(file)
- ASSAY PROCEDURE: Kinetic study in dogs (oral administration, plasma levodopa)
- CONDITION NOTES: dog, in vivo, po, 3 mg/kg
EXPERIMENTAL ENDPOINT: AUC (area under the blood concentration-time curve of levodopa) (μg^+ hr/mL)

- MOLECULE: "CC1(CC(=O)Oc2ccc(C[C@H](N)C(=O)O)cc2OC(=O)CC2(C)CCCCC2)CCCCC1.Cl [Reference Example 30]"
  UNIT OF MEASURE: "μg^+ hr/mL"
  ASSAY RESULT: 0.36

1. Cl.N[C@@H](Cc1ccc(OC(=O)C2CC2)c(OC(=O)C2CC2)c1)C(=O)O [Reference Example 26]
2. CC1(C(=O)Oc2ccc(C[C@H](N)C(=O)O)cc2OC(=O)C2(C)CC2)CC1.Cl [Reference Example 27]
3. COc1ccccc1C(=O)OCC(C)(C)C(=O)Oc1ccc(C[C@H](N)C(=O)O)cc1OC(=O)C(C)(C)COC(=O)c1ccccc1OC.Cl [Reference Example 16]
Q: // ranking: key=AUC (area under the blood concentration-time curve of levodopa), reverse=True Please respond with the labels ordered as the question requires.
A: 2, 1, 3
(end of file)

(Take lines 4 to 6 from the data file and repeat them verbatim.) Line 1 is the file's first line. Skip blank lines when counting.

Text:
- MOLECULE: "CC1(CC(=O)Oc2ccc(C[C@H](N)C(=O)O)cc2OC(=O)CC2(C)CCCCC2)CCCCC1.Cl [Reference Example 30]"
  UNIT OF MEASURE: "μg^+ hr/mL"
  ASSAY RESULT: 0.36